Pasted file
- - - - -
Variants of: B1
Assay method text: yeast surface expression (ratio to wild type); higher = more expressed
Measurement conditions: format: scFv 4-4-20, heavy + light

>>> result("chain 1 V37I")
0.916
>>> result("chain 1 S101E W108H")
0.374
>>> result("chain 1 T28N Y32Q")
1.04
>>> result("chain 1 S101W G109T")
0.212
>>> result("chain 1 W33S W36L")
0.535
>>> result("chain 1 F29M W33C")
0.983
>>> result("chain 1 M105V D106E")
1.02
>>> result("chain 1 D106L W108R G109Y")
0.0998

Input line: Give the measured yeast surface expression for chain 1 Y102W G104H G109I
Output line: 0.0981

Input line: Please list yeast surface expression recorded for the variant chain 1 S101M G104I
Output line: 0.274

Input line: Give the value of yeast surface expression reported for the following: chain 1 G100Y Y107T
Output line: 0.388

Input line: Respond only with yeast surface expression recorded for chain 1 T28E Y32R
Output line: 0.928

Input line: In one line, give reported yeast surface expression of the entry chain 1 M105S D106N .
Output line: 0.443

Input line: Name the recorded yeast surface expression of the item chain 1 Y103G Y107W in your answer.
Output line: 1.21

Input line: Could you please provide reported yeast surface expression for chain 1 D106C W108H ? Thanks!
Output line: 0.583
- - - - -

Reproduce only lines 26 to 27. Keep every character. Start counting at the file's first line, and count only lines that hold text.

Input line: Respond only with yeast surface expression recorded for chain 1 T28E Y32R
Output line: 0.928